• Adjusting weightage to scoring guides/marking schemes, such as not penalising on grammar, spelling, or punctuation.
  • A different test environment, for example, a quiet place with no distractions.

Modifications to a test: Modifying a standard assessment to test concepts at the level the learner is at.

This is extremely important in multi-grade multilevel classrooms, where content taught is differentiated and necessitates the assessment also to be differentiated. In classes with students at different levels of academic achievement, it becomes critical to create modified tests to ensure learning progress is measured. Most importantly, it keeps learners motivated by making progress from their individual starting points visible and allowing them to experience success. Without modified assessments, these learners often fail in tests, are frustrated, lose interest, and drop out. Modifying tests to reflect the academic level at which the learner is at allows teachers to gradually raise achievement levels without fear of failure and detention (which was also the main purpose for the ‘No-Detention Policy’).

Informal assessments: These include observation and concerted conversation with learners around their learning, which can be recorded as anecdotes.

This is especially useful in the lower stages of education, and in cases of lateral entry into the primary or middle stages, where learners are not fully tuned to formal systems of assessment. Observation and dialogue with learners provide teachers with key information they need to know about students’ current level of achievement and enables them to plan meaningful and relevant learning experiences. As the learners adapt to informal learning and assessment methods, teachers can introduce them to formal assessments in a phased manner. Informal assessments are extremely helpful in integrating out of school learners and reducing dropout rates on account of frustration and failure, thereby increasing retention.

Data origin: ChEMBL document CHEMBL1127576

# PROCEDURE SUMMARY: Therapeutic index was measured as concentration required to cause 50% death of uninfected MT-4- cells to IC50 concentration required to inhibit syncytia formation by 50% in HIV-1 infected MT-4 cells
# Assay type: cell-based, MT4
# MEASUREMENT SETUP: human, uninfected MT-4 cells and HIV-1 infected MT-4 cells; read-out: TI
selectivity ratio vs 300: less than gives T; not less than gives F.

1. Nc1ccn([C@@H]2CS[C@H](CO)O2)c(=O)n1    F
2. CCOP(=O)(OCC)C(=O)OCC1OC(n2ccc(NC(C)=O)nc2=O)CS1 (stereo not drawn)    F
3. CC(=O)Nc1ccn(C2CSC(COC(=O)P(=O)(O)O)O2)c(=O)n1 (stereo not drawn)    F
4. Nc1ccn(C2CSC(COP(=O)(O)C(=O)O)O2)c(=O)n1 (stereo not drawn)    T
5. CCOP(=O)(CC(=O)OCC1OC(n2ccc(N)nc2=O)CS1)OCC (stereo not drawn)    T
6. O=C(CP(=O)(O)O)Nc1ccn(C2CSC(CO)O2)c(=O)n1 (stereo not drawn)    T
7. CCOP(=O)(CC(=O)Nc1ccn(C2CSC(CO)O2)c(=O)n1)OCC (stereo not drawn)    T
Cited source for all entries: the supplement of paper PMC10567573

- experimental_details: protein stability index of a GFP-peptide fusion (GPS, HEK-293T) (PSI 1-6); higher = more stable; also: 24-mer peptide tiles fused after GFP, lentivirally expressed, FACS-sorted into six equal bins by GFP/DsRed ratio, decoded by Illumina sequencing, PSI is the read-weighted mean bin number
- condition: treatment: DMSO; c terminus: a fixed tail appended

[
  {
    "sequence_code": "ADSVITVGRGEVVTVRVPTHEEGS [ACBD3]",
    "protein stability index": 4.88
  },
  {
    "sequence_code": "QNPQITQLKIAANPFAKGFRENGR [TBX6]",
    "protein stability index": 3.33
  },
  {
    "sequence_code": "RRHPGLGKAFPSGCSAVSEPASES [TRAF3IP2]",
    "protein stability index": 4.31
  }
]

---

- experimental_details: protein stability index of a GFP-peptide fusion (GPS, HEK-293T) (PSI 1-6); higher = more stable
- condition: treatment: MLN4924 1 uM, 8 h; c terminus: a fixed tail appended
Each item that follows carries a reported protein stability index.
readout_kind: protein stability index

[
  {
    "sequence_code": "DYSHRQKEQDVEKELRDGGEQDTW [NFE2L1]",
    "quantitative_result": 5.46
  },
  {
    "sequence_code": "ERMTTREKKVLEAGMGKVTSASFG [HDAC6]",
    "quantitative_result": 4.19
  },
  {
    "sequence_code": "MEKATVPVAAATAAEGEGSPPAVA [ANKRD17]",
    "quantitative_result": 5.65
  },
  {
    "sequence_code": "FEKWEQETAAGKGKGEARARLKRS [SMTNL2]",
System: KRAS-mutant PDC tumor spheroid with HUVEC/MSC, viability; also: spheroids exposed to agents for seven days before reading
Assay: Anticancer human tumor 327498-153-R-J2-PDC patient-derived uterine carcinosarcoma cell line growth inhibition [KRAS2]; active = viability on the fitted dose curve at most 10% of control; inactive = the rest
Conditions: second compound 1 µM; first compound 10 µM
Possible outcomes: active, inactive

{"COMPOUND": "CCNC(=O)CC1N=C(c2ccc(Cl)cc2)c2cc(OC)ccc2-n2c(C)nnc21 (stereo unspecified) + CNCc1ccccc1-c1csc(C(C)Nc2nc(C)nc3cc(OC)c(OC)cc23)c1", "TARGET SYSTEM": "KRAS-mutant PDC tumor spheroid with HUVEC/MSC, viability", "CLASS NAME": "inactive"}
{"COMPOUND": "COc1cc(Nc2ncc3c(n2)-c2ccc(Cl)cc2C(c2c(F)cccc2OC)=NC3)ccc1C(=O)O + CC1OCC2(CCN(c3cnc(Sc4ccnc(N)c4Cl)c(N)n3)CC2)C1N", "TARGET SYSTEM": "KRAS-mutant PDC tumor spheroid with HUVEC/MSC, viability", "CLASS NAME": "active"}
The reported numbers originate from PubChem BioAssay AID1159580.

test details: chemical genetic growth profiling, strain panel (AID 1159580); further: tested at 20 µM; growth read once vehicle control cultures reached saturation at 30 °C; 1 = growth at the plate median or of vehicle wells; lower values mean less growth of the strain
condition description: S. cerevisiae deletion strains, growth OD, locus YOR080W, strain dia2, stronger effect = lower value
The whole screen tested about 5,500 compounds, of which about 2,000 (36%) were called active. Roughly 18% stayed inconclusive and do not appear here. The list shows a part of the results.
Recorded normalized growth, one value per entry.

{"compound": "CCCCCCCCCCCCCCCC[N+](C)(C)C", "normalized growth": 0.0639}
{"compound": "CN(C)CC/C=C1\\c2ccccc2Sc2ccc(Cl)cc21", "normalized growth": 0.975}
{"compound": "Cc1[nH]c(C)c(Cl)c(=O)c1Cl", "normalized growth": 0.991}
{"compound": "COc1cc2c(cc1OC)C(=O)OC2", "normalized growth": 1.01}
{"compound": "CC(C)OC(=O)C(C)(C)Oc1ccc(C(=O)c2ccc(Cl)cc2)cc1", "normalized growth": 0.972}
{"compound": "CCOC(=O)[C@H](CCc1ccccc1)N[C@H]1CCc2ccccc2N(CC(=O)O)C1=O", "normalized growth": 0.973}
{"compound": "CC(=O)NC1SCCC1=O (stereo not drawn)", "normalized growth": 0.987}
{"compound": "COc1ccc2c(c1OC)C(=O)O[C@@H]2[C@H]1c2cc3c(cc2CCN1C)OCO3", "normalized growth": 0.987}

Self- and peer assessment

Using self- and peer assessments are powerful ways of including learners, by keeping them involved and aware of their own learning and what they can do to improve. It allows learners to take an interest in assessment activities, drives learning and makes both learning and assessment meaningful for all students.

Key challenges

There are some key challenges in making student assessments inclusive.

The perspectives challenge

Two major drivers of ensuring inclusive practices are teachers’ beliefs about what inclusion means, and teachers having high expectations of all students. Ironically, these 2 also present 2 challenges towards achieving inclusion in both teaching and learning, and assessments.